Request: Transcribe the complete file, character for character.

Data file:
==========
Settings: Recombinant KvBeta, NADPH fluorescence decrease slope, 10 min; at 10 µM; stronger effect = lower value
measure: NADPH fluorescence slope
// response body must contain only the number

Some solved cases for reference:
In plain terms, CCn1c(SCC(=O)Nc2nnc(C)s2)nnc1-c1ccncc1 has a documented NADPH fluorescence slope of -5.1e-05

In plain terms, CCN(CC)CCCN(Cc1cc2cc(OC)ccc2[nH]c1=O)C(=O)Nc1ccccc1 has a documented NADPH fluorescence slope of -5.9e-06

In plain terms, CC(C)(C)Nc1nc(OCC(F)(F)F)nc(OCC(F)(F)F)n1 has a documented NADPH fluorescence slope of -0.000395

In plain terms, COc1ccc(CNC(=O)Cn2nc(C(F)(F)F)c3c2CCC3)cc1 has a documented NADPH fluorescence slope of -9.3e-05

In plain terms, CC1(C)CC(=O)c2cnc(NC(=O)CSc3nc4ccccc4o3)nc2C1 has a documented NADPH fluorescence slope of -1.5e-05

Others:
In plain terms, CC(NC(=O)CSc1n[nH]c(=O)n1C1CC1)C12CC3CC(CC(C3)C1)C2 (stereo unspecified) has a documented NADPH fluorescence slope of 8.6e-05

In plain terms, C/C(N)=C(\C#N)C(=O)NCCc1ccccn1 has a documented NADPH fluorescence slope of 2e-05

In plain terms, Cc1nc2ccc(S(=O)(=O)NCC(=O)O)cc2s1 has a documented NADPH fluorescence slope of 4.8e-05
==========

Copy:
Settings: Recombinant KvBeta, NADPH fluorescence decrease slope, 10 min; at 10 µM; stronger effect = lower value
measure: NADPH fluorescence slope
// response body must contain only the number

Some solved cases for reference:
In plain terms, CCn1c(SCC(=O)Nc2nnc(C)s2)nnc1-c1ccncc1 has a documented NADPH fluorescence slope of -5.1e-05

In plain terms, CCN(CC)CCCN(Cc1cc2cc(OC)ccc2[nH]c1=O)C(=O)Nc1ccccc1 has a documented NADPH fluorescence slope of -5.9e-06

In plain terms, CC(C)(C)Nc1nc(OCC(F)(F)F)nc(OCC(F)(F)F)n1 has a documented NADPH fluorescence slope of -0.000395

In plain terms, COc1ccc(CNC(=O)Cn2nc(C(F)(F)F)c3c2CCC3)cc1 has a documented NADPH fluorescence slope of -9.3e-05

In plain terms, CC1(C)CC(=O)c2cnc(NC(=O)CSc3nc4ccccc4o3)nc2C1 has a documented NADPH fluorescence slope of -1.5e-05

Others:
In plain terms, CC(NC(=O)CSc1n[nH]c(=O)n1C1CC1)C12CC3CC(CC(C3)C1)C2 (stereo unspecified) has a documented NADPH fluorescence slope of 8.6e-05

In plain terms, C/C(N)=C(\C#N)C(=O)NCCc1ccccn1 has a documented NADPH fluorescence slope of 2e-05

In plain terms, Cc1nc2ccc(S(=O)(=O)NCC(=O)O)cc2s1 has a documented NADPH fluorescence slope of 4.8e-05